How to Improve Your Products: The Value of Small Things

by Dan Blank on March 8, 2010

Regardless of the brand you work for or your role within it, you likely don’t have a lot of resources at the moment. Perhaps you are doing the work of three people, maybe budgets are frozen, perhaps your business is in transition.

And yet, you and your colleagues are filled with ideas on how to make your products better and improve the lives of those in your market.

Oftentimes people feel that to better serve their customers requires deep resources and perhaps a project plan for the creation of new systems. But you don’t, at least not for certain types of innovative changes.

If you are "exploring a new paradigm" or "unlocking value," then chances are, you might be approaching innovation the wrong way, missing the real opportunities to put smiles on the faces of those in your market.

The best innovations often come from the lowest levels of the org chart, can be done easily and immediately, and have (positive) measurable affects on the lives of your customers and your own business.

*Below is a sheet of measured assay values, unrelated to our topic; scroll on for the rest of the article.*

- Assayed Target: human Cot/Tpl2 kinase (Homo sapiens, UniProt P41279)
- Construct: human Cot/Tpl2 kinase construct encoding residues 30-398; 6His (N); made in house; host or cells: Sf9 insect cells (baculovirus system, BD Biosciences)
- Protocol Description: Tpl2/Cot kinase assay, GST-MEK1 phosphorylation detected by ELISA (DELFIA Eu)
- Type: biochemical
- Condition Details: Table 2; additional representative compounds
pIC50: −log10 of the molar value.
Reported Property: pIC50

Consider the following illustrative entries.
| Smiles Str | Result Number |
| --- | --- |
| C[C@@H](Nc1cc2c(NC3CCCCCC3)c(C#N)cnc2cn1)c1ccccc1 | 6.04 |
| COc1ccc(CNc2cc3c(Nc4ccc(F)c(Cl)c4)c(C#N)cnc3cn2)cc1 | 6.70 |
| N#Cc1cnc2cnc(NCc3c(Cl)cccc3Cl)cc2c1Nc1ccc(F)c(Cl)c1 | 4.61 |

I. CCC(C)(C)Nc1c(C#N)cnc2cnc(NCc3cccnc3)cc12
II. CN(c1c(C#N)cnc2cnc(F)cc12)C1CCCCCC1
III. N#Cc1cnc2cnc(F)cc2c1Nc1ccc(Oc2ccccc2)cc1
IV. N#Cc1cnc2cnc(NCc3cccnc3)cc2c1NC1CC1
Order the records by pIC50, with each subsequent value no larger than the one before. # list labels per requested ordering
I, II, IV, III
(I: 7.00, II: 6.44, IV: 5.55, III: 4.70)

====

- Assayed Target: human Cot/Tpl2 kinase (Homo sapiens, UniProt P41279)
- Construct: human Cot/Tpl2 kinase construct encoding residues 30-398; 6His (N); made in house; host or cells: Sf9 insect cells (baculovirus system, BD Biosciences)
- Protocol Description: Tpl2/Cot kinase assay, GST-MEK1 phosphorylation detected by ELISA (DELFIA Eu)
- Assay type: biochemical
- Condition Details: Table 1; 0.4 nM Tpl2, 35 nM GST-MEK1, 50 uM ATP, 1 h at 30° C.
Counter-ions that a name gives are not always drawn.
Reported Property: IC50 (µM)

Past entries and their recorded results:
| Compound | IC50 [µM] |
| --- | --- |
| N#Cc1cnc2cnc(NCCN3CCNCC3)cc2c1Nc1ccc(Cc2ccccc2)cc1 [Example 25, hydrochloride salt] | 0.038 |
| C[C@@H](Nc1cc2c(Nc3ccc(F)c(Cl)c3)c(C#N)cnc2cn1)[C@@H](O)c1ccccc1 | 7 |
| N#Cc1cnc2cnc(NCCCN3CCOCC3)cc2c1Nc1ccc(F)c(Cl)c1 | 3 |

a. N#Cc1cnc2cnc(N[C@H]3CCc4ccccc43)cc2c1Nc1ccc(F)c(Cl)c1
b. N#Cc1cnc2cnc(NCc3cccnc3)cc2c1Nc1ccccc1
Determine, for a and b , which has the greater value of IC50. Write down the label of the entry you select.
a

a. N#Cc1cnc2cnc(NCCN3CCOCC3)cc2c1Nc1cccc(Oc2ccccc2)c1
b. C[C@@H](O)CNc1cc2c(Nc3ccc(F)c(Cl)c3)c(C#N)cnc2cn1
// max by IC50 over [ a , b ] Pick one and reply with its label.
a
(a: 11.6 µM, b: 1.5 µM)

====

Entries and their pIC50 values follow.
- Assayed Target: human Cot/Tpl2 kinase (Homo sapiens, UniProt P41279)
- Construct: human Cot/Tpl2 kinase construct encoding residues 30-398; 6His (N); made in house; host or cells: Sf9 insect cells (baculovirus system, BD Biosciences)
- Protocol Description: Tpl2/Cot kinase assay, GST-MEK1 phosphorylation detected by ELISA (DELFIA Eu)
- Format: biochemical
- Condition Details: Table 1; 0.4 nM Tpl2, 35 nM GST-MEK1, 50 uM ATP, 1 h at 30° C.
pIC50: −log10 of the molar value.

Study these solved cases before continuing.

Think about how often a media brand spends a ton of resources on a "redesign" that doesn’t change a single thing about how they serve or delight their customers. (speaking of which, Fortune just redesigned.)

Today I want to chat about the other kind of innovation, the one that you can affect today, by yourself, without much planning or any special skills. The kind that makes the lives of your customers better. That kind.

Focus on Simple Things

How can you improve the lives of your customers and increase the value of your business today? Here’s a few ways:

  • Listen
    This is the most powerful tool you have. Don’t rely on a yearly survey, don’t wait until you bump into people at a big conference. Pick up the phone and call people. Send an email, a Tweet, or get up and go to where your customers work.

    Why? Because in a survey or on the floor of a tradeshow, it is in everyone’s best interests to be polite, to say how much they love you, to gloss over the details of their own behaviors and issues.

    Recently, I have become a huge fan of Mixergy.com, a website where one entrepreneur interviews others who have succeeded or failed in starting a business. What makes these interviews unusual is how detailed they are. A guest might give a brief description of a critical juncture in their business, such as the decision to form a partnership. The host, Andrew Warner, will always back up and explore that decision in specific detail.

    In doing so, Andrew discovers things the guest didn’t even realize, and pulls lessons for the audience that would have otherwise been lost.